Gratitude exercises can also encourage prosocial behaviors like helping others, which is another key aspect of mental health. Research indicates that those who express gratitude tend to be more generous and supportive toward friends and family members.

When feeling down or overwhelmed, it can be helpful to acknowledge that your feelings are valid. Comparing yourself to others’ can make finding happiness hard; also avoid toxic positivity spaces where statements such as “Just choose happiness!” may encourage an unhealthy reliance on positive vibes which isn’t sustainable long term.

If you’re having difficulty accessing positive emotions, consider consulting a mental health professional. BetterHelp offers online therapy sessions accessible to anyone; if anxiety or depression is plaguing your life, talking with a counselor could provide helpful coping mechanisms and support services.

3. Create a positive environment.

Create an environment that encourages gratitude and positive emotions can make a world of difference, both at work and home. A simple step to create this environment can be keeping a gratitude journal or making a conscious effort to appreciate all that’s good in your life – taking a moment when feeling down or distressed to think of the taste of fresh strawberries or the soft touch of your favorite blanket can help shift focus towards something more pleasant.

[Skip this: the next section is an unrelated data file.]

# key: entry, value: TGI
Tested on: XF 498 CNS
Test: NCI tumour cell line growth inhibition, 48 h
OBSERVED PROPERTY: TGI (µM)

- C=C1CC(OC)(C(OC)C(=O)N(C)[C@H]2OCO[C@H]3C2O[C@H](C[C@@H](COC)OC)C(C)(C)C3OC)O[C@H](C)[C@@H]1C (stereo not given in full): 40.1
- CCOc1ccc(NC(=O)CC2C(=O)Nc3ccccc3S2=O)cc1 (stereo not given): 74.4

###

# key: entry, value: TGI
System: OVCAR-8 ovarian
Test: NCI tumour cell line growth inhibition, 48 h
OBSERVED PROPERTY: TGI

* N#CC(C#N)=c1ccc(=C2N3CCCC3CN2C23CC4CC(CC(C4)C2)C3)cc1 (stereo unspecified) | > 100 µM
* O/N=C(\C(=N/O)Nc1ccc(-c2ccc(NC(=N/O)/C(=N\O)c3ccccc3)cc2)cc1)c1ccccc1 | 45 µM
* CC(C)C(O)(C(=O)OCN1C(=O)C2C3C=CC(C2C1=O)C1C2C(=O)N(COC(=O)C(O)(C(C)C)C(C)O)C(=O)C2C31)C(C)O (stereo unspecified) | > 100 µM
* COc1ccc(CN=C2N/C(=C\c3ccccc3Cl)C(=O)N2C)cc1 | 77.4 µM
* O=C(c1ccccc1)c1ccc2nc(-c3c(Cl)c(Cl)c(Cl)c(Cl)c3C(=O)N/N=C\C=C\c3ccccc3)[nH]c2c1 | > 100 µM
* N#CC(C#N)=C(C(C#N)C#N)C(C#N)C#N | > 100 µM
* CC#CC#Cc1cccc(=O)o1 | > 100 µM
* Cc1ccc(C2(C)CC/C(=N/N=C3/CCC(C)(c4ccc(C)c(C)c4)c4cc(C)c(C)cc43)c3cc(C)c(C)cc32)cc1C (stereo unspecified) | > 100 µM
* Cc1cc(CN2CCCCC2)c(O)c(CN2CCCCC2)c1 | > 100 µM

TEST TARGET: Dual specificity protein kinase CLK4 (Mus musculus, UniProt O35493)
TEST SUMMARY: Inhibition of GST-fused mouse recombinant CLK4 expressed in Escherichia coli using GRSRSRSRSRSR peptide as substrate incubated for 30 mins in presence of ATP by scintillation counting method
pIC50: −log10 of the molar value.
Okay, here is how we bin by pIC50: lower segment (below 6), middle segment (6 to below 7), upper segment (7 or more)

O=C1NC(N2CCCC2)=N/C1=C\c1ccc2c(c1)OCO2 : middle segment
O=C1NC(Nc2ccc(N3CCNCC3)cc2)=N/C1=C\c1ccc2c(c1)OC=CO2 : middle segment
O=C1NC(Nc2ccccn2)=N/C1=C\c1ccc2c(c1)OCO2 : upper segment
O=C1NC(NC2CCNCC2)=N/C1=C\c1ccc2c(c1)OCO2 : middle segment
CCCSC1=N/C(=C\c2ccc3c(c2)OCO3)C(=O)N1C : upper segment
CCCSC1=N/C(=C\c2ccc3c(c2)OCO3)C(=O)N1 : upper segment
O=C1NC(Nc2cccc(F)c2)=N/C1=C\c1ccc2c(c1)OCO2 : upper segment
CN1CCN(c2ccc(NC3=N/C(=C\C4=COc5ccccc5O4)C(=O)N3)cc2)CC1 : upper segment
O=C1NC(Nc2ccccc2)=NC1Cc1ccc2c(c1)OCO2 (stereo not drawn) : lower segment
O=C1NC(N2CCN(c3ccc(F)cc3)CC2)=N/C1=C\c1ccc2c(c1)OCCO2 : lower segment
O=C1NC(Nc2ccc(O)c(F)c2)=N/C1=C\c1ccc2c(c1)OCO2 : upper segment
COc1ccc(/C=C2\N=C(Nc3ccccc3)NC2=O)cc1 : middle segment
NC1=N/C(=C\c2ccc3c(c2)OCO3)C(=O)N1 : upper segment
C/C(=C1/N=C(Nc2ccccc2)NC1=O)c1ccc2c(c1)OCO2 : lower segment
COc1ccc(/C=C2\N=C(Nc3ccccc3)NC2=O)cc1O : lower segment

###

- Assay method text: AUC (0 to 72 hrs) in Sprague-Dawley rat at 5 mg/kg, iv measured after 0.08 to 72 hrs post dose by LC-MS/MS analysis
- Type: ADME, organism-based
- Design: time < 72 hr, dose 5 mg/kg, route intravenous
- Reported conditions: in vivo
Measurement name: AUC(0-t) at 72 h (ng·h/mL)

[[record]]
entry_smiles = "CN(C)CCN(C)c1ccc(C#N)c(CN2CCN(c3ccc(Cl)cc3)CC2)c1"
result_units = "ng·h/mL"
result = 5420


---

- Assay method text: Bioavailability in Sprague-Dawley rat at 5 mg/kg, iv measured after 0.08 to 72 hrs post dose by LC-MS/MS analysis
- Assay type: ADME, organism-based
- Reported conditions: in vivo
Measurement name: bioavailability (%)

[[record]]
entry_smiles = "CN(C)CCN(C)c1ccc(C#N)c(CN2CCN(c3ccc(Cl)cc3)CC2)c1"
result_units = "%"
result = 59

Research indicates that those who exhibit more gratitude in the workplace report greater job satisfaction. A simple way to do this could be making an effort to compliment co-workers more often or including gratitude exercises in meetings or team building activities; gratitude practices also help employees feel as though their contributions are valued within an organization (Desteno, Li Dickens & Lerner 2014).

One of the key aspects of having a positive mindset is having the resilience necessary to bounce back from difficulties, known as resilience. Building resilience requires healthy coping strategies and social support systems – practicing gratitude can be especially useful for those dealing with depression or anxiety.

Focusing on positive aspects may lead to happier times, but sometimes negative emotions will still arise. When this occurs, it is essential to identify what’s bothering you and address these concerns directly – this could include writing in a gratitude journal, talking to trusted friends or seeking professional mental health services for advice.

4. Practice mindfulness.

When we think of mindfulness, our minds may often conjure images of monks sitting silently atop mountains or yoga practitioners in poses. But mindfulness goes far beyond being just a form of meditation: it’s about living in the present and becoming aware of your thoughts, feelings and surroundings.

Mindfulness is an effective practice to relieve stress and improve mental health, applicable for any individual – even those struggling with mental illness.